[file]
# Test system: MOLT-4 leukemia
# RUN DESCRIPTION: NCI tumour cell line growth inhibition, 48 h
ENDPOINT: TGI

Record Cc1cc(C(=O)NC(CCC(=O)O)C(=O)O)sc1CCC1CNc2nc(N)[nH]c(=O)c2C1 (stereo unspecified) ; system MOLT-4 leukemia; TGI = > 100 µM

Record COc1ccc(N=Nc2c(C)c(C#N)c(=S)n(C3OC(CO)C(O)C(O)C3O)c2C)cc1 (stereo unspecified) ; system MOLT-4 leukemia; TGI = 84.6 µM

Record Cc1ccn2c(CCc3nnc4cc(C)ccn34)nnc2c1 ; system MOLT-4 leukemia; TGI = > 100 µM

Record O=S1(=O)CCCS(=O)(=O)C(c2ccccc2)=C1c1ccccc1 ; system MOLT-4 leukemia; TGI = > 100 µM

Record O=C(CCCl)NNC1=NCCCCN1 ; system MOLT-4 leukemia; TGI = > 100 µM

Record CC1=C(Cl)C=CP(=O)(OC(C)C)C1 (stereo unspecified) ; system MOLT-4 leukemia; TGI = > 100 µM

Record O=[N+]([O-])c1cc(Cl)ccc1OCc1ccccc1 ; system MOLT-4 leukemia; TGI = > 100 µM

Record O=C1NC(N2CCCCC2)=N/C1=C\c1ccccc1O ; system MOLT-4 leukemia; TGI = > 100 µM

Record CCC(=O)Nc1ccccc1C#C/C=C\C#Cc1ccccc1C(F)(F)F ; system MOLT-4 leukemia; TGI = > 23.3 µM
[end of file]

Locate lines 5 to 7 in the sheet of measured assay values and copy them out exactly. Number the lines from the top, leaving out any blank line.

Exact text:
Record COc1ccc(N=Nc2c(C)c(C#N)c(=S)n(C3OC(CO)C(O)C(O)C3O)c2C)cc1 (stereo unspecified) ; system MOLT-4 leukemia; TGI = 84.6 µM

Record Cc1ccn2c(CCc3nnc4cc(C)ccn34)nnc2c1 ; system MOLT-4 leukemia; TGI = > 100 µM

Record O=S1(=O)CCCS(=O)(=O)C(c2ccccc2)=C1c1ccccc1 ; system MOLT-4 leukemia; TGI = > 100 µM